Friday, May 30, 2014

"Read, kids, read"

Now where have you heard that before?

At Commits, for sure. Since April 2003, when I began teaching journalism, I have been pushing my students to read. (Sometimes, they push back, and that, I have to say, is a big concern for me.)

In June 2010, I also wrote a blog post on the subject: "Why you must read".

And I have been using my social media accounts in a big way to try to popularise reading.


So you can imagine how thrilled I was when, two days ago, first thing in the morning, I received this message via Facebook from Commitscion Monika Khangembam (Class of 2012), with a link to an article by Frank Bruni in The New York Times:

Monika Khangembam
This article reminded me of you sir.
After I sent a message thanking her, Monika replied:

Yay! I am so glad you liked it. The ideas expressed in the article resonate with what you mostly say in class and how you keep telling us to read more. I can also imagine you encouraging (read nagging) your nieces and nephews to read. 

During the course of our text conversation, Monika revealed she is reading The Fault in Our Stars, which finds mention in the NYT article, too. So I replied:

What a wonderful coincidence. I bought a copy of this book for the college library some time ago, but before placing it in the library I read it to try to understand why it had become a bestseller. It is an excellent book, for young people especially. I loved the highly original plot.

Monika then articulated her own thoughts about the book:

That's amazing sir. I am not so much into these young adult novels but I accidentally came across this and I am glad I did. The characters feel so real. I can so relate to Hazel. You relate to her more if you are a 20-something and still struggling to understand your life. There is this particular part in the beginning where Augustus talks about oblivion and how Hazel responds to that. That has helped me to be less scared and be a bit more adventurous. It's funny how a few lines can influence us so deeply.

And it's amazing, I thought to myself, how a few lines written by my student about the transformative power of reading can brighten my day like nothing else can. Thanks a million, Monika!

  • There's more good news on the reading front. Commitscion Sruti Nayani (Class of 2004), who has been blogging about books for some six months now, has just published a post about the importance of writing. Sruti makes six important points in the post. Here is the first one:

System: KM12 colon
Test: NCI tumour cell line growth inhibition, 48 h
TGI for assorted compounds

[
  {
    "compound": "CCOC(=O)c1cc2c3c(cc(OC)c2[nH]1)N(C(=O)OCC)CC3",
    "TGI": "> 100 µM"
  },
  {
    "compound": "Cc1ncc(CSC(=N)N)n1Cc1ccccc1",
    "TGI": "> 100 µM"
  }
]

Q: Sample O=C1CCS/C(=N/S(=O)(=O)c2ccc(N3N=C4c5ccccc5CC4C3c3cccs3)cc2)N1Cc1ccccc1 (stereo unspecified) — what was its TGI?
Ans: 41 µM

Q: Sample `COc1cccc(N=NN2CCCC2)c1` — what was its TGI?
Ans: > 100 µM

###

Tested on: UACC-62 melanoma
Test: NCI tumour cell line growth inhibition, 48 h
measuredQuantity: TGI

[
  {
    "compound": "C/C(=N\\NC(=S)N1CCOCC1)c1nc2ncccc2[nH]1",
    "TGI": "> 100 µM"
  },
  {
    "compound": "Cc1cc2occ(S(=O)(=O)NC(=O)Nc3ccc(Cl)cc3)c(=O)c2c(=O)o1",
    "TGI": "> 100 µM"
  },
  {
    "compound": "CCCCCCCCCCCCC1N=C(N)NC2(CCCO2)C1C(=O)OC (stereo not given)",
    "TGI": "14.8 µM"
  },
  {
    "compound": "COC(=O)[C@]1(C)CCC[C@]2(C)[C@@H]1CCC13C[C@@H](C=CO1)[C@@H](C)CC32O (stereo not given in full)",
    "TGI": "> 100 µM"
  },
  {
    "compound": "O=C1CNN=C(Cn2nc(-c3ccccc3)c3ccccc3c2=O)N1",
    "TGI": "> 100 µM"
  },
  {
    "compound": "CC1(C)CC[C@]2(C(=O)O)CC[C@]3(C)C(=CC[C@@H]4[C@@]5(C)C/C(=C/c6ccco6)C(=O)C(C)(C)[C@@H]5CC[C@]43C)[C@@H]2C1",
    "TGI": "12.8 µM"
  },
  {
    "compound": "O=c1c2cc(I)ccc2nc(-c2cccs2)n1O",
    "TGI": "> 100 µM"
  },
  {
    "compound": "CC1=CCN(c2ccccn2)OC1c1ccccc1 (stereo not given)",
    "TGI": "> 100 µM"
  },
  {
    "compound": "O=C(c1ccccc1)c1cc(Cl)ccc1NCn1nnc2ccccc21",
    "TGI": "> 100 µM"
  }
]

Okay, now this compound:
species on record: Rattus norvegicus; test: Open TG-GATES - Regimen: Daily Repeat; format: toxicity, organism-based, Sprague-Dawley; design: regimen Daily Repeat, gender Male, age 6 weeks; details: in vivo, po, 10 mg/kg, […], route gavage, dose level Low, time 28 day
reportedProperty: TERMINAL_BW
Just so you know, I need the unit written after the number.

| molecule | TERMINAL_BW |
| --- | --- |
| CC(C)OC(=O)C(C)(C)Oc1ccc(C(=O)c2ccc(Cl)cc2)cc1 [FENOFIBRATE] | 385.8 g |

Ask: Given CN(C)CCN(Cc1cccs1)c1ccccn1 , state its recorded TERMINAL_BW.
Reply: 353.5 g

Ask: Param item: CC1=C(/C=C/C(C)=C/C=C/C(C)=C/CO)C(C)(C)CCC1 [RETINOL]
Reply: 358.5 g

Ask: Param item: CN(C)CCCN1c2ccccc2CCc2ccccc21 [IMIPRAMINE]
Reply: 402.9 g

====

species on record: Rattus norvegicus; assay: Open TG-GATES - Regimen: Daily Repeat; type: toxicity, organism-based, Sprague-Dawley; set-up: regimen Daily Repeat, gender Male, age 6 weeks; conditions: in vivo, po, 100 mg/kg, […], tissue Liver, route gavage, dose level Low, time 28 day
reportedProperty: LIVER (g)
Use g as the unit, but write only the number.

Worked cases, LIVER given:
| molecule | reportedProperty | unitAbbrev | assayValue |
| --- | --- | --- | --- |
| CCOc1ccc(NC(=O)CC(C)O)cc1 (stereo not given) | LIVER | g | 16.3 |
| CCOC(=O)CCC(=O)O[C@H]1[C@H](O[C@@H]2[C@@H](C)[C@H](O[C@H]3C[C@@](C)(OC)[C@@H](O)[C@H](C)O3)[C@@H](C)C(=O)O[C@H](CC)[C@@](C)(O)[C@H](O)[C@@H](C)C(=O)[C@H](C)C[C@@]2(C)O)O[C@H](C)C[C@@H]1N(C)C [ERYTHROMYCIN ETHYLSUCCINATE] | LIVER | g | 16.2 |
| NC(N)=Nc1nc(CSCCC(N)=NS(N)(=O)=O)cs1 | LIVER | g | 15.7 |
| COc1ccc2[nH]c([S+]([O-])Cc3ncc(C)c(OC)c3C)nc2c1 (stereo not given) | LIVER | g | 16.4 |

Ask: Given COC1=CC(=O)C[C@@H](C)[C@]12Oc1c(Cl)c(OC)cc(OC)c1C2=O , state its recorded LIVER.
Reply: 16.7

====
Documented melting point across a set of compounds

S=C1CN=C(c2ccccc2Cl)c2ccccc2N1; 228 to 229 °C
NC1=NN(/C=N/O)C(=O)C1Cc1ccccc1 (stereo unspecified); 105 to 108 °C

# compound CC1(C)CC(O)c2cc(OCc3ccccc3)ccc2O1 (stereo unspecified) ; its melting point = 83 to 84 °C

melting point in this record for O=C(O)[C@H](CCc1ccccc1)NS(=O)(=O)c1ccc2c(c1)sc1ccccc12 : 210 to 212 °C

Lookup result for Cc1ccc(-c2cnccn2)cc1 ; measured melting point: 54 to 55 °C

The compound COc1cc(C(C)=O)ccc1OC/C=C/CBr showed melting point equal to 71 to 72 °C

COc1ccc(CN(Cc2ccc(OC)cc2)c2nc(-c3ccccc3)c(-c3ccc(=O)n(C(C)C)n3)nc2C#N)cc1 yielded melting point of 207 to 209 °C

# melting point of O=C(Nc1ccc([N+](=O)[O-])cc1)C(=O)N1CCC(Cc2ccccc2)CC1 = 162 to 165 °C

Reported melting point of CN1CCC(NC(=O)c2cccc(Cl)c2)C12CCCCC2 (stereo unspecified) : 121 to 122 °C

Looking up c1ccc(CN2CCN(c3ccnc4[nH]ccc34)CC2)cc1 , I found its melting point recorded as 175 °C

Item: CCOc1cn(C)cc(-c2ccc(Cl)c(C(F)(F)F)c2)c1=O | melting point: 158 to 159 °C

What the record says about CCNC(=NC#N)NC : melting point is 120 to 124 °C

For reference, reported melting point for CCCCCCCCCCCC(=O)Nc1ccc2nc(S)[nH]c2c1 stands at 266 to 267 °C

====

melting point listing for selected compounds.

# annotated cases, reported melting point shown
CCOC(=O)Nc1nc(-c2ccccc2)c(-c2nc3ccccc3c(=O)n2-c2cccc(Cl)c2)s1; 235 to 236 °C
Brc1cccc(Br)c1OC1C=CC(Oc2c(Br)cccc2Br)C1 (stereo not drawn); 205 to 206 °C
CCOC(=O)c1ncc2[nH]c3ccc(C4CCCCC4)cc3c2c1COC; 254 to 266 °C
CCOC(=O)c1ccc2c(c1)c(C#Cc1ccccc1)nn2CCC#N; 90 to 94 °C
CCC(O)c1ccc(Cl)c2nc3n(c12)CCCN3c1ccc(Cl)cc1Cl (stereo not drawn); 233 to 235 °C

Read and read some more. I do not know how one can begin writing if one does not read; reading is essential. You could begin with newspapers, magazines, essays, short stories, fiction, non-fiction or even articles. Basically, just about everything. The idea is to find a path to the written word. This kind of reading could help you to understand the different types of writing and eventually develop your own style.

Now where have you heard that before?
“My thoughts are stars I cannot fathom into constellations.”
― John Green, The Fault in Our Stars
reading The Fault in Our Stars.
Like · ·
Frank Bruni's article is so inspiring
BISWAJIT DEY (Class of 2016): I read the article by Frank Bruni just now. I found it really inspiring this was the first time I got to know that there are so many positive aspects to reading other than gaining knowledge; reading acts as therapy too. Thanks for sharing, Sir.

  • Patrick Michael, editor of the Dubai-based Khaleej Times, commented via Google+
Ramesh, as a voracious reader, it's heartening to read that the message is getting home. I'm sure many more will realise the benefits of reading. Anything and everything. Comics included.

I follow most of the links you send and some I forward to a few of my colleagues who, despite the many years of experience under their belt, still believe that life is a learning curve and you can learn more from books than from idle chatter.

My next book: Straight to Hell: True and Glorious Tales of Deviance, Debauchery and Billion Dollar Deals. Read all about it here. Can't wait to get my hands on this mother of lies!

Oh, the pleasures of reading!

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